(CN) - Unlike a pro se litigant, the attorney whose small nonprofit won access to CIA records is entitled to recover his fees, the D.C. Circuit ruled.
National Security Counselors, a nonprofit that investigates government activity related to national security, filed the suit under the Freedom of Information Act (FOIA) to access documents on the CIA's declassification program.
U.S. District Judge Rosemary Collyer eventually ruled against the agency, finding that it had improperly withheld documents on its "special procedure for the [mandatory declassification] review of information pertaining to intelligence activities ... or intelligence sources or methods' developed by the Director of Central Intelligence."
National Security Counselors thus succeeded in the lawsuit, but Collyer denied its request for attorney's fees in 2014. She concluded that that National Security Counselors is just one man, Kelly McClanahan, its CEO and attorney.
FOIA does not permit individual pro se petitioners to recover attorneys' fees.
"The court agrees that the record does not support Mr. McClanahan's asserted attorney-client relationship with National Security Counselors," Collyer wrote. "Of course, a lawyer can submit FOIA requests and litigate their denial, but he cannot claim fees without a true, independent client. There is no such client here."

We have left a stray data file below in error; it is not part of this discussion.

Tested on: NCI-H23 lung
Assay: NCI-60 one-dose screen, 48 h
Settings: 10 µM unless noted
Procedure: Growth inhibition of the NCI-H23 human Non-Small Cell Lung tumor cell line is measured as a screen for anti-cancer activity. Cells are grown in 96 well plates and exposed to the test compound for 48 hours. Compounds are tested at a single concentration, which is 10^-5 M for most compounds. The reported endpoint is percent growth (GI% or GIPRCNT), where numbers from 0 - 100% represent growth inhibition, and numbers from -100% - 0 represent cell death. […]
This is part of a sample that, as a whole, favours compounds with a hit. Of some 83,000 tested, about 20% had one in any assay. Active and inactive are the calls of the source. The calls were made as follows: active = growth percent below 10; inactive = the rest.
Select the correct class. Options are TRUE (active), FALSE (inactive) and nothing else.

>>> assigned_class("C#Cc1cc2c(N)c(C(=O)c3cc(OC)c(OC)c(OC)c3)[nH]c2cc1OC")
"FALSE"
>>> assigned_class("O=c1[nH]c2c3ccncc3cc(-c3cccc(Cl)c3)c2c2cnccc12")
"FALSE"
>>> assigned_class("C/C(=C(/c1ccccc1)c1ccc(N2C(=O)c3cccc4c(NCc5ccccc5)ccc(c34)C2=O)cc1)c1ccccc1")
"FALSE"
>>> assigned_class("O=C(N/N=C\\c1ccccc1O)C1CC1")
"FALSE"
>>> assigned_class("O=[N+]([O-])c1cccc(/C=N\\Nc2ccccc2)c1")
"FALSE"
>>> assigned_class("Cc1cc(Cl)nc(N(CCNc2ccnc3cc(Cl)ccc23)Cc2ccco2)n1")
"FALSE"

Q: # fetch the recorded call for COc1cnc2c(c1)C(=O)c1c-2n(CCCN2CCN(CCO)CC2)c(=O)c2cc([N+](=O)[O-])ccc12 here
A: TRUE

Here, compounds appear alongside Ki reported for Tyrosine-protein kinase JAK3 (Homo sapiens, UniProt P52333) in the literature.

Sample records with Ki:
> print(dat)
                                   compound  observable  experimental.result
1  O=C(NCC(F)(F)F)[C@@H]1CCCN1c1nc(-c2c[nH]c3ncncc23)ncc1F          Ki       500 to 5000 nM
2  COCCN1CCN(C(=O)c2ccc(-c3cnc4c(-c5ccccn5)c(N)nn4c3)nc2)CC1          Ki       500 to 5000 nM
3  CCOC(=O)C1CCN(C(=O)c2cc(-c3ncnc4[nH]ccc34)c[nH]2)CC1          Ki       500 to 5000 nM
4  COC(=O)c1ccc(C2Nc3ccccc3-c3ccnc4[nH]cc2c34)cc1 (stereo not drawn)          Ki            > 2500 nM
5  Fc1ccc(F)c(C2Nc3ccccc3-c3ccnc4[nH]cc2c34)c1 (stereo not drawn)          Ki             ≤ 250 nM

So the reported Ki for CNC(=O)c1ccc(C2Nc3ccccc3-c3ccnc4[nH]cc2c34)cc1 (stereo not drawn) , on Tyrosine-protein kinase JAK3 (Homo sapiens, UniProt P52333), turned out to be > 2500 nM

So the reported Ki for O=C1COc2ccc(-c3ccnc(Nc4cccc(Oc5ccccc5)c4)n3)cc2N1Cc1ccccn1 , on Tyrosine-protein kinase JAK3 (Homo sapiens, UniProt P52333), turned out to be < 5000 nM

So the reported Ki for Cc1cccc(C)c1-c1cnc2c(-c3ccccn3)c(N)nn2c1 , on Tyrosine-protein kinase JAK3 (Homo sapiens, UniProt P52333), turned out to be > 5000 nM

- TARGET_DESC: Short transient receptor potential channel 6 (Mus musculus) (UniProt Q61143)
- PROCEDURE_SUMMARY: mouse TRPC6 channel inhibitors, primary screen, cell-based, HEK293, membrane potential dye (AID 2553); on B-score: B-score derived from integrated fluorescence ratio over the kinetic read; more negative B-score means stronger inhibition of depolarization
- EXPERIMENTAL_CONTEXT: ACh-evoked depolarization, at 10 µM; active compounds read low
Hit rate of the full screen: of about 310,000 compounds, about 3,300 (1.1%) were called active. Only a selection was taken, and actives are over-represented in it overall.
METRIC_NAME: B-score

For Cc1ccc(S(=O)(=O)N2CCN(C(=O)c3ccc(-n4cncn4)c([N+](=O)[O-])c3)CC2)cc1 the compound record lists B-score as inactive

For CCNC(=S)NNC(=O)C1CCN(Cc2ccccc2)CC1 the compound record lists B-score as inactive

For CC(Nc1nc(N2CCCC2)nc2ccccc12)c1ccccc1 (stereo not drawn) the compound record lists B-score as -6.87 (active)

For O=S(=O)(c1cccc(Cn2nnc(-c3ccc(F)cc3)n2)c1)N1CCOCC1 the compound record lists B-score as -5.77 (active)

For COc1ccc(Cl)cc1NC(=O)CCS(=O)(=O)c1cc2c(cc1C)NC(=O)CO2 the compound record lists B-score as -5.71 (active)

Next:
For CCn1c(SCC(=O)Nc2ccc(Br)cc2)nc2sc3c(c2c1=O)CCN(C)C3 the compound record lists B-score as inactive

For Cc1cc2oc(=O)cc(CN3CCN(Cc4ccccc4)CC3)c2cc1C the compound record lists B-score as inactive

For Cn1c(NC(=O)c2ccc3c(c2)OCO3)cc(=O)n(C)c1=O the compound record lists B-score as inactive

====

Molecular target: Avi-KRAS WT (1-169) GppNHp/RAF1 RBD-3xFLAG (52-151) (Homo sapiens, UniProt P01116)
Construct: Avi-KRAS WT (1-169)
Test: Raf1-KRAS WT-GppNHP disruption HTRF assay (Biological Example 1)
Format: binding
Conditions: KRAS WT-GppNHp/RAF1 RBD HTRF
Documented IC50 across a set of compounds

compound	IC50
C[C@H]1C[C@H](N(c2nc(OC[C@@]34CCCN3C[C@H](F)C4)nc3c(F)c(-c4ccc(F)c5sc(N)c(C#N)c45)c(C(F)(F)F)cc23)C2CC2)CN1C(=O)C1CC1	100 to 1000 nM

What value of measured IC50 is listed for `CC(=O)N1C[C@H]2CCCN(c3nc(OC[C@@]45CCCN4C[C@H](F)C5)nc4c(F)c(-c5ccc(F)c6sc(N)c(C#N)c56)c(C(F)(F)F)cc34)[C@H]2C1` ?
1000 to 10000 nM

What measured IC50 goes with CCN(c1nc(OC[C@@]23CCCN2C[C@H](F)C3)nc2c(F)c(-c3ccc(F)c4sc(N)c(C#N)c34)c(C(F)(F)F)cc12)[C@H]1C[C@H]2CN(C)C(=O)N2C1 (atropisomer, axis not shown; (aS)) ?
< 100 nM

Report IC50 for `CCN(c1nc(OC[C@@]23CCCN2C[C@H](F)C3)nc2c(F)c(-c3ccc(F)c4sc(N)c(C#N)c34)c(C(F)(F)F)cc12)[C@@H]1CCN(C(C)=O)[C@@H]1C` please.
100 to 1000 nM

Reversing that decision Friday, the D.C. Circuit noted that National Security Counselors is not, as Collyer found, a one-man show.
Though McClanahan plays a large role at the nonprofit, he is part of a trio who co-founded it and has a "distinct legal status" from the group, the court found. Collyer "effectively disregarded the corporate form without a legal or factual basis for doing so," the ruling states.
"A bona fide corporation with a legally recognized, distinct identity from the natural person who acts as its lawyer is eligible for attorney's fees under FOIA provided it substantially prevails," Judge Nina Pillard wrote for the three-judge panel. "Even a small corporation like NSC is generally eligible for fees under FOIA. The existence of an entity, formally separate from the natural person acting as its lawyer, makes the difference."
Pillard said this conclusion was "crystal clear" based on its precedent in Baker & Hostetler LLP v. U.S. Dep't of Commerce, which states that the "exception [for FOIA fee eligibility] of individual plaintiffs who represent themselves does not apply to organizations."
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